# The physical interpretation of limit of ratio of two functions

Imagine we have two differential functions $f(t)$ and $g(t)$ where $t$ generally represents the time, if there exists the following limit as $$\lim\limits_{t\rightarrow \infty } \frac{\| \dot{f}(t) \|}{\|\dot{g}(t)\|}=c$$ Then, is there any appropriate physical explanation for this limit ? If ignore the limit, the $\frac{\| \dot{f}(t) \|}{\|\dot{g}(t)\|}$ is sort of instantaneous reletive absolute rate of change of $f(t)$ over $g(t)$, but what is that when limit involves in ?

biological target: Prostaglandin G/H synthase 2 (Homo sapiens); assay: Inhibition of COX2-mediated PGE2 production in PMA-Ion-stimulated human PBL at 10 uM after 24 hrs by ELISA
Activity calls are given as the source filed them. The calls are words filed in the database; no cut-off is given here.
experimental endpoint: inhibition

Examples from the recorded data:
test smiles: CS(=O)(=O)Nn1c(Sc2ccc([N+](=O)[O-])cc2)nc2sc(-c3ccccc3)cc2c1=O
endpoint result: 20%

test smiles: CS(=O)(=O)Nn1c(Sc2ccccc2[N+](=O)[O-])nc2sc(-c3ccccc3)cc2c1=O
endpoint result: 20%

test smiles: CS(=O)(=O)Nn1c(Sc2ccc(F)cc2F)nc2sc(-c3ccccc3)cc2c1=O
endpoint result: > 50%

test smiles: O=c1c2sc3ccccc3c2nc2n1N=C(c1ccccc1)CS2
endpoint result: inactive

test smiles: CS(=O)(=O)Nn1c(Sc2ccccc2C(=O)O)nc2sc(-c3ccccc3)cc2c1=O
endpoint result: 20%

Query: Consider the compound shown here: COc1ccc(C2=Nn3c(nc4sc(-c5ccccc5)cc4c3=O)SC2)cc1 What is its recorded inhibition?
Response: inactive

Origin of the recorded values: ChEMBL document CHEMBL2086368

If $f(t)$ denotes the position of a particle at time $t$, then $\|\dot f(t)\|$ is the speed of the particle at that time. Your limit existing roughly means that the particle represented by $f$ travels $c$ times as fast (ignoring the direction of the velocity) as the one represented by $g$ when $t$ is large.